But this is where it gets good, while I’m sheltering at the lake, searching my soul for what it actually desires, it’s as if someone cleaned the window, and I can finally see the majestic mountain waiting to be conquered.

Peggy Freydberg says (and this is why I love her), “find the part of wanting that is every person’s recognition of the endless possibilities of himself (used inclusively). We shape the world toward joy, with our dreams of it.”

We shape the world towards joy with our dreams of it,” she had me at “what is so wrong?” She says we are to find the part of wanting that is hoping and dare to give it praise.

I’m Living in the Gap, curious, what’s in your cart?

Anecdotes:

  • “Sometimes I think the difference between what we want and what we’re afraid of is about the width of an eyelash.” Jay McInerney
  • “I’ve come to know that what we want in life is the greatest indication of who we really are.” Richard Paul Evans
  • “Wanting something is one thing, but believing you could attain it is another. But in the game of success, nothing tangible ever happens without one believing in its possibility.” Edmond Mbiaka

18 Comments

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  1. Your post illustrates for me once again and with crystal clarity both the dilemma and the antidote, Cheryl. Now it’s up to me to put this wisdom into practice and it helps me to remember that if it’s gonna work, my hopes and dreams are gonna have to be at least as loud as those empty, beckoning carts which have been set to play in Dolby Surround Sound for some time now. As all great teachers do, you’ve given me much to think about with this one. p.s. Peggy Freydberg is a favorite of mine, too!

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    1. I love how you summarize so beautifully my intention Mary Ellen. Once I realized how my desires, wants, hopes so profoundly shaped my future I noticed being intentional worked to my favor. If the future is wide open why not go for it with our most heartfelt desires! In praise of wanting is a jewel I found embedded in Peggy’s poems! Love her! C

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  2. That’s funny because I have turned the opposite way, sort of, I rented a roll off, a HUGE roll off and threw away a lot of the 30 years (in November) of marriage junk we have collected. We could have sold stuff, donated stuff but no I needed it gone, all of it now! There still is more but that made a huge dent in things. Now my finger is clicking too but not on gadgets and things, but repairs. Since our trip to Hawaii (for our anniversary) was canceled I need something to make us feel happy. So everything I can think of is going to be redone, replaced, painted etc. What a great feeling! Have a great weekend!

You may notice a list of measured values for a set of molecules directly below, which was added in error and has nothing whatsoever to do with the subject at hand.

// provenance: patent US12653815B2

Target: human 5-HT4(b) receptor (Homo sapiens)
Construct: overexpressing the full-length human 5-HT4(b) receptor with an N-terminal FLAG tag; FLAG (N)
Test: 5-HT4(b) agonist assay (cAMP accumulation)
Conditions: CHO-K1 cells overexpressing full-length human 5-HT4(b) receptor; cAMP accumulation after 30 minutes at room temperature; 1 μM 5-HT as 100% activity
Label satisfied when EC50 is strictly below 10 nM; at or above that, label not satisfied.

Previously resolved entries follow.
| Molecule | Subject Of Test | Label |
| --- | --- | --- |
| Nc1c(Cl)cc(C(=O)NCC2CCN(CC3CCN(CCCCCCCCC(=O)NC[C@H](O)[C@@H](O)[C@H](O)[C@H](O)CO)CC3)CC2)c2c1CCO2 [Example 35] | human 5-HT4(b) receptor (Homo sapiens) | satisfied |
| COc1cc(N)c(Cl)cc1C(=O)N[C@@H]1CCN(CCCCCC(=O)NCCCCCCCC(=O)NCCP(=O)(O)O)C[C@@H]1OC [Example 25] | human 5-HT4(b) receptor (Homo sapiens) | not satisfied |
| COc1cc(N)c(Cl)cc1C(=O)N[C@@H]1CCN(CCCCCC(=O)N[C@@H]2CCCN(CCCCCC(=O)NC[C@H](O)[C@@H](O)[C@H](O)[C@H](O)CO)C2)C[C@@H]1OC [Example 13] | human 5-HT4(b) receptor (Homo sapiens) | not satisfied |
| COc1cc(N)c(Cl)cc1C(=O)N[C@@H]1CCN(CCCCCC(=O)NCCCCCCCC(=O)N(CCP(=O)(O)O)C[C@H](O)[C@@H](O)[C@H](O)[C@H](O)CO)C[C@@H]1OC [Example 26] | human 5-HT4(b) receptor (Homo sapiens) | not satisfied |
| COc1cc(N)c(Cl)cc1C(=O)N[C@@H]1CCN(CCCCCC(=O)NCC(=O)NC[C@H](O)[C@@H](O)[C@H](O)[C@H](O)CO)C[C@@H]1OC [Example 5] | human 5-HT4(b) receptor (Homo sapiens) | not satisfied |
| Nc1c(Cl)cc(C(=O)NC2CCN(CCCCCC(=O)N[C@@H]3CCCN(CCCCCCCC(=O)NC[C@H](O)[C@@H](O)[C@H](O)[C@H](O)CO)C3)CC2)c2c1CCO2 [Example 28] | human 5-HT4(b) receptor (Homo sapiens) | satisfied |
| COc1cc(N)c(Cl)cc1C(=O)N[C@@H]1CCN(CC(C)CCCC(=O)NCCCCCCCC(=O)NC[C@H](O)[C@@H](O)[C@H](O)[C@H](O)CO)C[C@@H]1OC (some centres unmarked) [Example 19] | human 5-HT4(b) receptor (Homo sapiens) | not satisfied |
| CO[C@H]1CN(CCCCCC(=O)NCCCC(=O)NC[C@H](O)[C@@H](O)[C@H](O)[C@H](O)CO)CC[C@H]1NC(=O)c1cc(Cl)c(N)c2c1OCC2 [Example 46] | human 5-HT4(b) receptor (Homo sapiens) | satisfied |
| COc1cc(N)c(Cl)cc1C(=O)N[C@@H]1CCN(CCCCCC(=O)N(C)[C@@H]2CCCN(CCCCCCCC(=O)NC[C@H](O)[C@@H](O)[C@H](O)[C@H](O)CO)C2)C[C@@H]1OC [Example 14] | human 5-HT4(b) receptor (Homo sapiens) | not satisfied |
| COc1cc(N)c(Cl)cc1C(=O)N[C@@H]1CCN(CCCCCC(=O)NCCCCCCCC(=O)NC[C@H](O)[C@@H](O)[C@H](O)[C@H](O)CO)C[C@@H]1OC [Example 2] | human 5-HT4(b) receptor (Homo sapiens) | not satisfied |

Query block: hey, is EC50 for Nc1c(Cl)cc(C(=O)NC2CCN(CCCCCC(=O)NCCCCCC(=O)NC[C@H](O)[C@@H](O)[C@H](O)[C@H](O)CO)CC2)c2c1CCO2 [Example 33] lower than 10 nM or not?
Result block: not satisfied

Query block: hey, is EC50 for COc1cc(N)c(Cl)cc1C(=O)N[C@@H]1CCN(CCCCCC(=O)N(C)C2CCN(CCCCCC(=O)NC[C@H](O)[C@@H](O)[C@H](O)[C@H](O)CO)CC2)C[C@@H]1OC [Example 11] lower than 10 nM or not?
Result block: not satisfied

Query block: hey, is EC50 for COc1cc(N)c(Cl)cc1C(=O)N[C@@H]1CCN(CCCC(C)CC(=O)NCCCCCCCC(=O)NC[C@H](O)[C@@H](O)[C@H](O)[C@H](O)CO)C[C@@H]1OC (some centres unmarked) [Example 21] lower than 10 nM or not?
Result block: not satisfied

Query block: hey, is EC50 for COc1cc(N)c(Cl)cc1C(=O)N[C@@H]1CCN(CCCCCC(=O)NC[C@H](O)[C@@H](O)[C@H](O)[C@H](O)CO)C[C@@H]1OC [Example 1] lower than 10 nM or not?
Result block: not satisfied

Liked by 1 person

    1. Hi Diane, I think I have a leg in both responses which is actually quite painful, I’m also cleaning out, and replacing, but also redoing, and painting. Crazy. Our anniversary is also in November and we had planned to walk the El Camino de Santiago this year, spend some time with my son in Portugal, and land in Italy were we where to share a villa with our dear friends also celebrating their 37th year of marriage. Well sadly all that got rescheduled or canceled. Instead we’re redoing the kitchen, it’s been 25 years, new counters and cupboards, redoing old wood floors, and painting! I’m so excited hence the new dish rack. I’ve been trying to rid myself of the things I no longer use or “bring me joy,” and either live with less or something more suited to my current needs. It’s been good. Thanks for the lovely note, C

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  3. Great post Cheryl,
    You got me thinking on many levels. I must confess that I am afflicted by a bad case of the wantsies. I want a nice glass of wine, a great dinner, and a fun trip. I don’t want a fancy hotel, but I want the rich experience obtained with travel. I wanted to ensure my offspring are well educated. Thinking about the endless cycle of wanting different materialistic things, makes me wonder how this impacts one’s life. The love of money is the root of all evil, but the pursuit of it is not. A friend’s son had no interest in work, or pretty much doing anything. I would ask him why he doesn’t work, and he would say I have everything I need (this is a problem primarily in affluent societies.) When I was growing up our scout troop went on a long bike ride. We stopped at a Burger King or some such place for a snack. I was starving. I got to the order counter and counted enough money to buy a small French fry (not enough for a burger.) I was so famished that I vowed to never let that happen again (hunger is a big motivator.) Does desire have a positive and negative role in life? And what about delayed gratification? And what is the point of delayed gratification, if one does not know their own expiration date?